Address: Zámocká 13
Hours:Sun - Thurs. 11:30 - 15:00, 18:00 - 22:00, Friday: 11:30 - 15:00
English menu: yes (German, Hebrew)
Credit Cards: Accepted
Growing up with Kosher food in Seattle was not my idea of fun. Even the few times I did touch animal meat, I found the food to be bland and tasteless. Chez David allows me return to my childhood but this time with a new fondness for Kosher cooking which I never thought was possible.
Delicately breaded falafel, which lies on a carefully prepared bed of white pumpkin and is seasoned with fennel and dill, is difficult to refuse. Or the garlic soup, which is smooth as butter, or the salmon steak, which is by far the best in Bratislava. What is really nice about this place is the consistent service. The waiters speak English and are quite attentive, the tablecloths are changed after every diner leaves, you won't find an ashtray on the table unless you ask, and the food is outstanding.
There is not much more that needs to be said. But I will elaborate further. The moment you enter you are welcomed by a smiling face at the reception (Chez David is also a pension) who will greet you with a cheery good evening (or afternoon). Then sitting down the hip Jewish humor in the menus pops out at you. And the waiters actually know the concept of suggestive selling.
My partner and I have not had a bad meal at this restaurant. During our most recent visit we enjoyed the chicken pie which had a light breaded coating on it served with applesauce and fresh salad. The fish soup that preceded tasted as authentic as gefilte fish (a special blend of whitefish and/or carp, pike, served traditionally as an appetizer in Jewish cooking). Chicken soup of course, is also included on the menu.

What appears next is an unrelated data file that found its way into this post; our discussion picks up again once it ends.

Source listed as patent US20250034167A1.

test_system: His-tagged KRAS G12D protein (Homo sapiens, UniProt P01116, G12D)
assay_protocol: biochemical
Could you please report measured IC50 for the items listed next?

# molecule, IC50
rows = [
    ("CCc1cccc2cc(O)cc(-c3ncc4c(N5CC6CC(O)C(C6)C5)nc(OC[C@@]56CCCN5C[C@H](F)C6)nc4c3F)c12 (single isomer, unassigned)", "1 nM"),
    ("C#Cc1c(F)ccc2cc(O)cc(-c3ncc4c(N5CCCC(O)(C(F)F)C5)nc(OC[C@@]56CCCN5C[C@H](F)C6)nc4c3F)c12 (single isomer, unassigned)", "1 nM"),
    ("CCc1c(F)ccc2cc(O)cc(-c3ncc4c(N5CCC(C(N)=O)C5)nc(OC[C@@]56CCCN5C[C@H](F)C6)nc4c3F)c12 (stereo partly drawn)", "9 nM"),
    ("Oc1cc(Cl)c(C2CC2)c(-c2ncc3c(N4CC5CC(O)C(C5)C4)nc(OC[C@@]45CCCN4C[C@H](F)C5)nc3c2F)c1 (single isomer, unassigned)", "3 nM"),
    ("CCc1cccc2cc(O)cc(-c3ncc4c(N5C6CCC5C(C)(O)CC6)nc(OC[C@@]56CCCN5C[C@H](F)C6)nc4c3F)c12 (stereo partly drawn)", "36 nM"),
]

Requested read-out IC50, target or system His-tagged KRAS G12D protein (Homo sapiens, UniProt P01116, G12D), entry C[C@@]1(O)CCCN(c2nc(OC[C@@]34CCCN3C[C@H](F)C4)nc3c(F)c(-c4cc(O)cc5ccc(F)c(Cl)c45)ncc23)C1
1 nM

A fresh puree of broccoli and garlic dip is served to diners while they make a decision on what to imbibe. It is a delightful way to start off the meal. Two breads accompany it for tasting - the bread, yellowish, is Challah - also referred to as "cake" or "loaf" - good stuff!!
Chez David's atmosphere gives you the feeling of Jewish life. The Safer Torah (a scroll with the writings of the Old Testament) is displayed proudly in its glass case; the wall hangings include a Ketuba or marriage contract; there is a place to wash one's hands; Kipas (yamulkes for those of us who only know Yiddish and not Hebrew) the skullcaps worn by Jewish men are available; and the Mezuza or parchment is placed in a case and affixed just right of the entrance. Being the only Kosher restaurant in town makes this place truly unique.
Prejudices, yes, clearly we have a few in favor of this restaurant, but we know this would be our favorite restaurant even without our prejudices. More importantly, the menu contains items that should please any palate. Dinner for two without drinks or tip is around 400 Sk. The wine is expensive, and only small beers are on offer. But at least here you get something for the cover charge, from your elegantly presented table to the complimentary appetizer.
6. Nov 1997 at 0:00 | Michel Litt and Graham Wood